The Core of the Circular Economy: Comparison of Rental [Grover] and Subscription [Fairown] Model
Updated: Nov 19, 2021
Last week, Grover announced a $1 billion funding round. Congrats to their team! At Fairown, we often get the question whether we provide a similar payment model as Grover. This is why we wanted to shed light on this topic.
The time for one-and-done business models has passed. It’s safe to say that subscription models are the future of consumption, driving a circular economy and sustainable business.
Payment models come in different shapes and sizes from product rental aka pay-as-you-use to advanced subscription models.
From Sales to Rental and Subscriptions
The classical sales model is a core building block of commerce and relies on the exchange of goods for profits. Rental and subscription payment models transform this relationship into a deeper and more detailed one. They provide brands with the opportunity to choose which type of commitment they want to establish with consumers.
Renting is an agreement where a payment is made for the temporary use of a good, service, or property. It is a short-term relationship between retailers and consumers with an unpredictable future. It’s essence relies on the opportunity for consumers to exit the commitment with minimal costs.
Subscription is a business model where a customer pays a recurring price at regular intervals for access to a product. It is based on establishing a long-term, binding, and loyal relationship between consumers and brands. It creates the opportunity for consumers to use the latest, up-to-date products at affordable prices, but requires additional costs to exit the commitment.
Rental Model: Grover
The rental model is represented well by Grover. This model is built on the retailer, e.g. Grover, who takes a B2C service provider role. The rental model offers flexibility, meaning it doesn’t bind consumers to a brand, since there is no long-term commitment. When the rental cycle ends, a consumer is free to go. Consumers also have the buyout option during the rental period for a given sum.
For brands, this translates into inconsistencies in predicting the sales flow and recurring purchases like in any relationship with a retailer. The distribution of products is strongly limited to countries where Grover is present and taking credit risk. That might not be the best perspective for brands planning to expand sales internationally.
Brands that choose to distribute products via retailers lose a grip over branding as different brands are merged into large product categories controlled by the retailer. This approach increases customer loyalty to the retailer as customers are owned by it and products offered in the retailer’s rental store. Product upgrades are also managed by the retailer.
Rental models leave brands without much control of the customer relationship, brand loyalty, or predictable sales results.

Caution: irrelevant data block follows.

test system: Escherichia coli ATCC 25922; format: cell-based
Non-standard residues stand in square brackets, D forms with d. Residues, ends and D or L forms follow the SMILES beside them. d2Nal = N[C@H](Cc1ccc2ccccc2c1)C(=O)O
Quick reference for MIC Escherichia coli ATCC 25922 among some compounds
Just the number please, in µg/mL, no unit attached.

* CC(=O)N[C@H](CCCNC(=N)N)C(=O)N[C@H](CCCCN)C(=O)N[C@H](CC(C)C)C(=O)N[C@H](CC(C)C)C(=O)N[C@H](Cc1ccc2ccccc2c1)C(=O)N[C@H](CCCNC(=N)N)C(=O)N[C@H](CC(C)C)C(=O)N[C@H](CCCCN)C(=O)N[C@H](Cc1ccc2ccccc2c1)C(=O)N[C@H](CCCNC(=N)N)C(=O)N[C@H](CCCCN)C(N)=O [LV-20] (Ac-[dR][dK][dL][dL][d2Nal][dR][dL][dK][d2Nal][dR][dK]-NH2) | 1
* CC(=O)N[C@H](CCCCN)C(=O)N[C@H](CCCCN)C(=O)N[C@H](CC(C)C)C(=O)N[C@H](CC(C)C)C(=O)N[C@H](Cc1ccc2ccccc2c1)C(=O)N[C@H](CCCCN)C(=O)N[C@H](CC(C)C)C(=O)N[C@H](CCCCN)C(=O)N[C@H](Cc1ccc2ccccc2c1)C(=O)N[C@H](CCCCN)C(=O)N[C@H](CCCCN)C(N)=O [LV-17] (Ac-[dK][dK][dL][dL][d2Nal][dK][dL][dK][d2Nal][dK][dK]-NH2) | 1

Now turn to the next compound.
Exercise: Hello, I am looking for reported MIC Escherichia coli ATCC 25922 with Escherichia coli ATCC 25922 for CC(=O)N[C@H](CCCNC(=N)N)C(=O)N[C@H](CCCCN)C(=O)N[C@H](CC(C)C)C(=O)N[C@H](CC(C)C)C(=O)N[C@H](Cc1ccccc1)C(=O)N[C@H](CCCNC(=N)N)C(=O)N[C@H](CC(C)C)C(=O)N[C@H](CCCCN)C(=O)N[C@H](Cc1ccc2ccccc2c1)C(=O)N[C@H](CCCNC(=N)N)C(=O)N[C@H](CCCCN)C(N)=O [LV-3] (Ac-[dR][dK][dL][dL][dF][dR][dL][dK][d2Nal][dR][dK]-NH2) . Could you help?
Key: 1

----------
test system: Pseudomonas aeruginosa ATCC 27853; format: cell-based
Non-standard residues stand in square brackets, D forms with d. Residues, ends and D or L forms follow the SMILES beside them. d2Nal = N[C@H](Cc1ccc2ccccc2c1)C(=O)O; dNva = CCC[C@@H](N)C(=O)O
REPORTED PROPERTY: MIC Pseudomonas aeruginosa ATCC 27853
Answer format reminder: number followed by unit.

Subscription Model: Fairown
A good example of a subscription model provider is Fairown. This model is built on B2B infrastructure created by the provider, for example, Fairown. It is designed to convert buyers into subscribers and increase customer loyalty to brands. This is achieved by keeping the customer relationship in the hands of the brand.
By using transaction data and a smooth renewal process to improve customer retention and loyalty, brands will have predictable levels of new sales across product categories. Customer lifetime value increases through product bundling with higher purchase sizes and a boost in profitability via add-on services. The brand, not the retailer, is the one triggering and choosing upselling options. To increase loyalty, customers can continue payments until the end of the subscription cycle and keep the product, instead of a mid-term buyout option as for rentals.
The distribution model of subscriptions enables to launch a white-label concept and merge the payment method seamlessly into existing branding. Brands can choose to push products to market through either retailers or direct sales and leverage this payment model across sales channels. They also get the power to steer the secondary market in a sustainable way.
Subscription model is key in customer retention, higher lifetime value, recurring sales, and sustainable expansion of sales channels.
Driving a Circular Economy
Looking at the examples of Grover and Fairown, they both empower the circular economy, which is rewarding and crucial from the perspective of sustainability. The lifetime value of products and devices is maximised by pushing them to the secondary market or utilising their components in new product creation processes.
Curious about how your business can benefit from product subscriptions? Reach out to us to find out more!